Electric bikes are just as safe to ride as traditional bikes, according to new research by Dutch safety organisation VeiligheidNL. Although the elderly are more at risk of an accident, whichever type of bicycle they use.
Originally reported De Telegraaf and DutchNews.nl, the Dutch national newspaper quotes researcher Paul Schepers: “I can see how this is surprising. Four years ago I did the same research and then the conclusion was that people riding electric bikes were at greater risk than those who had to pedal (without assistance). We thought the weight of the bikes led to more accidents. But we have new figures now and they tell us that this isn’t the case if you compare the number of accidents and factor in age, frequency and distance.”
Data on cycle related accidents from hospital accident and emergency departments was used to look at the risk of using e-bikes. It showed e-bike users still have a greater risk of ending up at the accident and emergency department, but that it is related to the age of the users and the number of kilometres they travel (not the type bike they choose).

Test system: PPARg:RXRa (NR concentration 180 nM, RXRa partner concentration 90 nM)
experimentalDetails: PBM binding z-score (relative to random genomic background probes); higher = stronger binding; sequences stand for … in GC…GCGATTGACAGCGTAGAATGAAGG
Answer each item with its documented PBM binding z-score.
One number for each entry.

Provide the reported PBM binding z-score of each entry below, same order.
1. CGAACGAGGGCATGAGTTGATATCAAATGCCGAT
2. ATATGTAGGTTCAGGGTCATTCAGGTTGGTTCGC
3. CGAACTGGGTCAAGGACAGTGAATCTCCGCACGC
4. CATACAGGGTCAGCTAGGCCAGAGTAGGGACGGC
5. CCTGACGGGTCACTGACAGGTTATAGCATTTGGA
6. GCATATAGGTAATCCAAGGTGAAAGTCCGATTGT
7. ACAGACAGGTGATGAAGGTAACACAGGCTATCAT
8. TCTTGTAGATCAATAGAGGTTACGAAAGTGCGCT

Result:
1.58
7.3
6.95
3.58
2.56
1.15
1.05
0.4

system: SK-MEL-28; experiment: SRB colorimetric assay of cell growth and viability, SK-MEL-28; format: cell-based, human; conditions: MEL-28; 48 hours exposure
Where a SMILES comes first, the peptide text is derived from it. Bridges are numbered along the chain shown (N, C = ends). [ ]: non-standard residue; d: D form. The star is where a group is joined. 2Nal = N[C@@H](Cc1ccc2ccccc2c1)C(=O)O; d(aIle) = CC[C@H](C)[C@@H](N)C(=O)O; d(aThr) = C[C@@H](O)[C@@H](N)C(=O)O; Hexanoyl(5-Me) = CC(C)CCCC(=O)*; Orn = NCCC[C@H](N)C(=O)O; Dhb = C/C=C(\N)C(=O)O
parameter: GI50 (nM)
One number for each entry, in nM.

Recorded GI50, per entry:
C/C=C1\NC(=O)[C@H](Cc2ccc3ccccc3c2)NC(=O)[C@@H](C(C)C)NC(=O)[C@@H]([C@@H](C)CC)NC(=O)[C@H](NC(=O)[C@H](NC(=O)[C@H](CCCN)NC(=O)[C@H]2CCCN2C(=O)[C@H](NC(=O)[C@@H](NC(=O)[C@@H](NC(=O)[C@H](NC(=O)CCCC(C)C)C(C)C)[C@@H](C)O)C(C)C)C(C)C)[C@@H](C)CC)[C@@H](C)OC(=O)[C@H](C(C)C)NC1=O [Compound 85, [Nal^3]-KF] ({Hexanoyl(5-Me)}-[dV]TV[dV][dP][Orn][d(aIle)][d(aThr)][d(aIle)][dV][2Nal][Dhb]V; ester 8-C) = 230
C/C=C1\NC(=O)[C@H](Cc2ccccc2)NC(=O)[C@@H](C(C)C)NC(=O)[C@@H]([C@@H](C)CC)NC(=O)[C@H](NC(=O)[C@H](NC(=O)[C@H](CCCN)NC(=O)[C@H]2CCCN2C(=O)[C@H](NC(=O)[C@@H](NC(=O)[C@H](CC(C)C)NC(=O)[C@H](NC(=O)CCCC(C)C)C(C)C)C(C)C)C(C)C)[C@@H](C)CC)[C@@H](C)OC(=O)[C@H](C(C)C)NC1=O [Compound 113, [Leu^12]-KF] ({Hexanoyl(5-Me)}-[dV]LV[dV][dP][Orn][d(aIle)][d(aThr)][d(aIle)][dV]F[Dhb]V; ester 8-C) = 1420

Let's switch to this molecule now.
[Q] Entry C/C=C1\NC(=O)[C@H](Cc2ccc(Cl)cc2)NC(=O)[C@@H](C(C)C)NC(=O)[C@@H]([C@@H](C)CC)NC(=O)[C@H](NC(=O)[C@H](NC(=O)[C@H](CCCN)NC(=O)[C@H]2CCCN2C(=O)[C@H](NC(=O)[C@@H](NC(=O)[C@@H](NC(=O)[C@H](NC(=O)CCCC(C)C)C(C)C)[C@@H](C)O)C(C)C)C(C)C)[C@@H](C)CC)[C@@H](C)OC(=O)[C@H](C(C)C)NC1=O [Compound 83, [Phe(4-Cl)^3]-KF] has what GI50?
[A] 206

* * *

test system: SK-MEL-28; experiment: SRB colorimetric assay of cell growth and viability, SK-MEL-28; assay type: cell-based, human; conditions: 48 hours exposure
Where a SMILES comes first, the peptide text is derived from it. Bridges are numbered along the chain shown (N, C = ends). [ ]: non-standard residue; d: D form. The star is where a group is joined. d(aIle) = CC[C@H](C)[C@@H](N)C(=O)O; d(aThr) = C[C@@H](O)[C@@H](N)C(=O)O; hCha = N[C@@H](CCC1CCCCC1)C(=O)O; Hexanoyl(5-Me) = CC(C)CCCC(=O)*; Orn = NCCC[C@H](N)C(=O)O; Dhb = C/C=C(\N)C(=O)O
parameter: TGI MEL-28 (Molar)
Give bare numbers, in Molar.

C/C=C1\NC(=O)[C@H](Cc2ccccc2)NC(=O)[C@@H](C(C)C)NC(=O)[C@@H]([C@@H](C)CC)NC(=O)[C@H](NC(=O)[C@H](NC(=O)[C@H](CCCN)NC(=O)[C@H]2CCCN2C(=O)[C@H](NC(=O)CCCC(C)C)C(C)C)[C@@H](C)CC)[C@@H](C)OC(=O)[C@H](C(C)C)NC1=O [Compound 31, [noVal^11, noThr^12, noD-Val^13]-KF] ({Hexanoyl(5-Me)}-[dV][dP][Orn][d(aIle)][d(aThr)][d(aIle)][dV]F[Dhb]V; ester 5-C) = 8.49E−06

The findings are in contrast to this April 2018 study which suggested there was a link and reported that specific e-bike training has been advocated for new and elderly users. Reading between the lines of the two studies it appears their recommendations are not that different. There are more people over 65 using e-bikes and encountering an injury, but injury on a regular bike might be just as likely. So the issue isn’t e-bikes, but age.
Indeed Schepers goes on to say that e-bikes for the elderly need to be designed so that people can reach the ground with their feet, noting that older cyclists are more likely to struggle with getting on and off their bikes. As with many things in the cycle trade, the influence of demographics, and particularly an ageing “baby-boomer” population bulge, is likely to drive changes in the way bikes are designed, sold and used.